Chapter

Industrial Action and the Payment of Wages

K. D. Ewing

in The Right to Strike

Published in print February 1991 | ISBN: 9780198254393
Published online March 2012 | e-ISBN: 9780191681486 | DOI: http://dx.doi.org/10.1093/acprof:oso/9780198254393.003.0003

Series: Oxford Monographs on Labour Law

Industrial Action and the Payment of Wages

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This chapter pays attention to the controversial question of the payment of wages during industrial action. One of the reasons workers have for taking such action rather than going on an all-out strike is the belief that the right to wages and salaries will be preserved. The discussion examines whether this belief is justified. It notes that employers are free to withhold wages or unilaterally to make deductions from wages when faced with less than full performance by employees taking industrial action short of a strike, regardless of the circumstances giving rise to the dispute and an individual employee's conduct. The courts have thus given the employers enormous power, particularly with the vulnerability of employees who take legal action to enforce rights under their contracts of employment.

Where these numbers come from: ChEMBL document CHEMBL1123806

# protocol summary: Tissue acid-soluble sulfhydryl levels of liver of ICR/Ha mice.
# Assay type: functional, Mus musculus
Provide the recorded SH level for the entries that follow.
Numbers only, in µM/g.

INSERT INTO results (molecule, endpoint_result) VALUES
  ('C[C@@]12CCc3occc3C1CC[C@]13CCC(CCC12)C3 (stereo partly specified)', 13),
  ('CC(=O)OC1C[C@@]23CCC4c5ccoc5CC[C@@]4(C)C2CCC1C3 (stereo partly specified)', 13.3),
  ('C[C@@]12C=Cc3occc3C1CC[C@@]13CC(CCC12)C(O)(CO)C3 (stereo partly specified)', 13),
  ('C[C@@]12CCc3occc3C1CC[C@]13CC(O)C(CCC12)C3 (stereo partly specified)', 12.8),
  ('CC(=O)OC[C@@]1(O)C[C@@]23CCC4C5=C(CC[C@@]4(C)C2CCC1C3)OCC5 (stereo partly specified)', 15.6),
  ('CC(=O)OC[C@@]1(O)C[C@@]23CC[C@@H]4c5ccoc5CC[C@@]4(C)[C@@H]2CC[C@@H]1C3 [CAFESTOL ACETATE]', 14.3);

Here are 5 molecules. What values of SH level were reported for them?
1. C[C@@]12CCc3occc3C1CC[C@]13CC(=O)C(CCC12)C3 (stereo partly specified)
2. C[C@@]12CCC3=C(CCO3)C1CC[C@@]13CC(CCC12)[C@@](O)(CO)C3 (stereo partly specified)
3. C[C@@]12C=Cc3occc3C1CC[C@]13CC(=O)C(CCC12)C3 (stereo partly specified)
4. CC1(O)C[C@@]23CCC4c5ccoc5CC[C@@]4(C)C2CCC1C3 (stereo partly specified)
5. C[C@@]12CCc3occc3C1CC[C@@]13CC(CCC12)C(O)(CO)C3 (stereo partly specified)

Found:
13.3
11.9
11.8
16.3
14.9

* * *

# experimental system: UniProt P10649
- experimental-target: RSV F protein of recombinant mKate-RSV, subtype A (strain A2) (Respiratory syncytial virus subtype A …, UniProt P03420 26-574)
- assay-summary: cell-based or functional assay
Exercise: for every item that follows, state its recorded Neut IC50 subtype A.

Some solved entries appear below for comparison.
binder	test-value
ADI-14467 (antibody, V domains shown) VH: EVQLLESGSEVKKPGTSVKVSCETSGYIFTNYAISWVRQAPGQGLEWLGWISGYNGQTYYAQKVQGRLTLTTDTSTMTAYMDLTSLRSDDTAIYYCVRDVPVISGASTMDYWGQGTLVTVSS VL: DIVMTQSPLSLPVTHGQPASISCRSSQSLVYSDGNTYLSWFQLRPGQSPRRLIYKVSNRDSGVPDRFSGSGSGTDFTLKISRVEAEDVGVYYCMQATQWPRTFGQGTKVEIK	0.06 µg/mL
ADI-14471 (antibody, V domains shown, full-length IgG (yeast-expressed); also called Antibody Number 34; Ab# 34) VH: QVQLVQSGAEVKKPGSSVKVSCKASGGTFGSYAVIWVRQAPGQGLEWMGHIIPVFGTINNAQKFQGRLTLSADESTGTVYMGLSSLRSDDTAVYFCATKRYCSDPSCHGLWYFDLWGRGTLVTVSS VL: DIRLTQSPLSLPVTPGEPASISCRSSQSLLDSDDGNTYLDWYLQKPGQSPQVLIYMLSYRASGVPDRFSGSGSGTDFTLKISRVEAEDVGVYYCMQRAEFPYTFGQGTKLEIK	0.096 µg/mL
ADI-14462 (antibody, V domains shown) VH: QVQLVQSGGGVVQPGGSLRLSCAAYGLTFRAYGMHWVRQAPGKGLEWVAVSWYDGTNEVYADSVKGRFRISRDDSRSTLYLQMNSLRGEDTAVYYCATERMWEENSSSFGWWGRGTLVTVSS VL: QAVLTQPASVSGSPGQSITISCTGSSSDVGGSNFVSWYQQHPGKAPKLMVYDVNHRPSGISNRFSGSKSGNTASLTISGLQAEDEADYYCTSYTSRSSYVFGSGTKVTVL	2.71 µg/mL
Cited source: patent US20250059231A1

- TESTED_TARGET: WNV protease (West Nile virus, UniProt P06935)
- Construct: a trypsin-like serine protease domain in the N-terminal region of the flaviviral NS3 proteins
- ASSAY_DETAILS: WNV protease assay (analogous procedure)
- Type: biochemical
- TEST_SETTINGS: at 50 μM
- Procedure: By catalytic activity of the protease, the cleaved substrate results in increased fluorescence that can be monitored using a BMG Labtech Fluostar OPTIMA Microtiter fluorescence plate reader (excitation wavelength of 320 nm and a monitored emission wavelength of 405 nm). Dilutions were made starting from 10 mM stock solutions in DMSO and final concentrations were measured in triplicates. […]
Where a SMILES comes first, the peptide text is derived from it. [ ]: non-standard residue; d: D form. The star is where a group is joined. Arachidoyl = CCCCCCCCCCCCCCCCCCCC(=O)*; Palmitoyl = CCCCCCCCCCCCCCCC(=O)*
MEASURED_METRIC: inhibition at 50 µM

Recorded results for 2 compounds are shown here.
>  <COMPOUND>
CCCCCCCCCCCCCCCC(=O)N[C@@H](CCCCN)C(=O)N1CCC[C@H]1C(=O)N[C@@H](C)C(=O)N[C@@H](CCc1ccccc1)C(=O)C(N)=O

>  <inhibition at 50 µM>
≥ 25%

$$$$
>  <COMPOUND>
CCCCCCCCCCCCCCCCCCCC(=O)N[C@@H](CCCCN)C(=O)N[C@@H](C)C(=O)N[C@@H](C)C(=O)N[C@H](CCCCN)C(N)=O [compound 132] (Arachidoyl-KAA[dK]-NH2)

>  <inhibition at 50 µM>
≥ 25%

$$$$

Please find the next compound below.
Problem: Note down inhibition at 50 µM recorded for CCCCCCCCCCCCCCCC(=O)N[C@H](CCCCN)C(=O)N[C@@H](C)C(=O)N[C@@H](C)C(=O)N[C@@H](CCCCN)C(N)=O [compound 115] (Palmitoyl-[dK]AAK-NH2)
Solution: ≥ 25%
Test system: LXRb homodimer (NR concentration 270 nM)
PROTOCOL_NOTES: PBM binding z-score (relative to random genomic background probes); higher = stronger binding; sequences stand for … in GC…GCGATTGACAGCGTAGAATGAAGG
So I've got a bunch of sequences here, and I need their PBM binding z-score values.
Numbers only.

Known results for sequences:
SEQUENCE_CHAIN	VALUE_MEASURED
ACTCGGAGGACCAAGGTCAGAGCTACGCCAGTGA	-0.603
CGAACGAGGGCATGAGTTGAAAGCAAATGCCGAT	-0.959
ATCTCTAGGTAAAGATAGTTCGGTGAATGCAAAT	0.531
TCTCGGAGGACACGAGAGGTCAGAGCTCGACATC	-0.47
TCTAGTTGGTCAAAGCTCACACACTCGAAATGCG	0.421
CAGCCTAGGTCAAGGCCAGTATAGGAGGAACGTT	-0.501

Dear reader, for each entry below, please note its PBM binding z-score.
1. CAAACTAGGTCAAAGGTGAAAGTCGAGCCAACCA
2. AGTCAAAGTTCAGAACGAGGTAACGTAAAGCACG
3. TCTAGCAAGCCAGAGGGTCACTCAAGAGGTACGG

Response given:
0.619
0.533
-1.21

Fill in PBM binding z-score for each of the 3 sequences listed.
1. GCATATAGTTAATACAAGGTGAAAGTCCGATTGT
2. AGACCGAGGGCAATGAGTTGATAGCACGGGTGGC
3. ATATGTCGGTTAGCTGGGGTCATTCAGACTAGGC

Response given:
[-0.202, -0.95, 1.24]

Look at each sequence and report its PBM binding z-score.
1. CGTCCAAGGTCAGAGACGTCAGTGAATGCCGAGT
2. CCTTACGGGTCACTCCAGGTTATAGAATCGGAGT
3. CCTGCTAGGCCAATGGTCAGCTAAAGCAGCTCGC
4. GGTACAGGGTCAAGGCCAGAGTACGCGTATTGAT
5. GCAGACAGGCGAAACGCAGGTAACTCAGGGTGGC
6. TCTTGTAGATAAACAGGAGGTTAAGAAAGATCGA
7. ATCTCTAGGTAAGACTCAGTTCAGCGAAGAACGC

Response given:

Keywords: common law response; Truck Acts; partial performance; Wiluszynki; partial payment

Chapter.  9426 words. 

Subjects: Employment and Labour Law

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